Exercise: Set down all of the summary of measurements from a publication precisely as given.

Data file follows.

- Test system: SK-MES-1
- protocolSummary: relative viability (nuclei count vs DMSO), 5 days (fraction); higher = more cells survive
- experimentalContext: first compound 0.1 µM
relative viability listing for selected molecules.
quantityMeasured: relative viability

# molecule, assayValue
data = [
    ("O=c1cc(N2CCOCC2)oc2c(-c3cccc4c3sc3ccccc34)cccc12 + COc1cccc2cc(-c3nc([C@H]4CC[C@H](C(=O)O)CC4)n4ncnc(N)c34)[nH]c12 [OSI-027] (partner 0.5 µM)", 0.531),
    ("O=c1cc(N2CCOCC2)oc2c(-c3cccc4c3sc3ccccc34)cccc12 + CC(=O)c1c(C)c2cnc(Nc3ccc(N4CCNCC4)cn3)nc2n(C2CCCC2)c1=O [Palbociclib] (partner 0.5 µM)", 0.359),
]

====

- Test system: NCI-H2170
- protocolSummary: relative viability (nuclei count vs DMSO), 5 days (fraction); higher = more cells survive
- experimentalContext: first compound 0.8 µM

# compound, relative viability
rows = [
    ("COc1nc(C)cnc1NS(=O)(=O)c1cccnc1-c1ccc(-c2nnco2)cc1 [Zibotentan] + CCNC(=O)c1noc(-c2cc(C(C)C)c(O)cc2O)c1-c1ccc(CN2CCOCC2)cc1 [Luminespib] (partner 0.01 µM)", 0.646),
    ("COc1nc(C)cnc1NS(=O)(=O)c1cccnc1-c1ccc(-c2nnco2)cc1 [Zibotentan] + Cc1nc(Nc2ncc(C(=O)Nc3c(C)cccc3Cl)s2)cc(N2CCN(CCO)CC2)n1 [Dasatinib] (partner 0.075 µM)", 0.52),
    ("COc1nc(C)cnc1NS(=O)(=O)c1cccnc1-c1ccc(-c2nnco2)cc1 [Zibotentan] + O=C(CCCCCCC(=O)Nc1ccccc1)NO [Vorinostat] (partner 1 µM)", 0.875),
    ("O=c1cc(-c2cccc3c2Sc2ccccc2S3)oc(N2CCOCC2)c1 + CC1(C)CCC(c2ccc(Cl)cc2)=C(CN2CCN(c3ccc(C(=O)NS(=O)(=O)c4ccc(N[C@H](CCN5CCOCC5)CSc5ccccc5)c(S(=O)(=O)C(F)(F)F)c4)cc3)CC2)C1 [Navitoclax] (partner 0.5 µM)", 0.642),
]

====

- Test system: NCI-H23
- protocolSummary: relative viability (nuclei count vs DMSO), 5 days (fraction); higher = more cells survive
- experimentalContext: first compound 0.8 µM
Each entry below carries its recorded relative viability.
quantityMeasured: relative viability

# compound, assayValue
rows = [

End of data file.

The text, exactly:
- Test system: SK-MES-1
- protocolSummary: relative viability (nuclei count vs DMSO), 5 days (fraction); higher = more cells survive
- experimentalContext: first compound 0.1 µM
relative viability listing for selected molecules.
quantityMeasured: relative viability

# molecule, assayValue
data = [
    ("O=c1cc(N2CCOCC2)oc2c(-c3cccc4c3sc3ccccc34)cccc12 + COc1cccc2cc(-c3nc([C@H]4CC[C@H](C(=O)O)CC4)n4ncnc(N)c34)[nH]c12 [OSI-027] (partner 0.5 µM)", 0.531),
    ("O=c1cc(N2CCOCC2)oc2c(-c3cccc4c3sc3ccccc34)cccc12 + CC(=O)c1c(C)c2cnc(Nc3ccc(N4CCNCC4)cn3)nc2n(C2CCCC2)c1=O [Palbociclib] (partner 0.5 µM)", 0.359),
]

====

- Test system: NCI-H2170
- protocolSummary: relative viability (nuclei count vs DMSO), 5 days (fraction); higher = more cells survive
- experimentalContext: first compound 0.8 µM

# compound, relative viability
rows = [
    ("COc1nc(C)cnc1NS(=O)(=O)c1cccnc1-c1ccc(-c2nnco2)cc1 [Zibotentan] + CCNC(=O)c1noc(-c2cc(C(C)C)c(O)cc2O)c1-c1ccc(CN2CCOCC2)cc1 [Luminespib] (partner 0.01 µM)", 0.646),
    ("COc1nc(C)cnc1NS(=O)(=O)c1cccnc1-c1ccc(-c2nnco2)cc1 [Zibotentan] + Cc1nc(Nc2ncc(C(=O)Nc3c(C)cccc3Cl)s2)cc(N2CCN(CCO)CC2)n1 [Dasatinib] (partner 0.075 µM)", 0.52),
    ("COc1nc(C)cnc1NS(=O)(=O)c1cccnc1-c1ccc(-c2nnco2)cc1 [Zibotentan] + O=C(CCCCCCC(=O)Nc1ccccc1)NO [Vorinostat] (partner 1 µM)", 0.875),
    ("O=c1cc(-c2cccc3c2Sc2ccccc2S3)oc(N2CCOCC2)c1 + CC1(C)CCC(c2ccc(Cl)cc2)=C(CN2CCN(c3ccc(C(=O)NS(=O)(=O)c4ccc(N[C@H](CCN5CCOCC5)CSc5ccccc5)c(S(=O)(=O)C(F)(F)F)c4)cc3)CC2)C1 [Navitoclax] (partner 0.5 µM)", 0.642),
]

====

- Test system: NCI-H23
- protocolSummary: relative viability (nuclei count vs DMSO), 5 days (fraction); higher = more cells survive
- experimentalContext: first compound 0.8 µM
Each entry below carries its recorded relative viability.
quantityMeasured: relative viability

# compound, assayValue
rows = [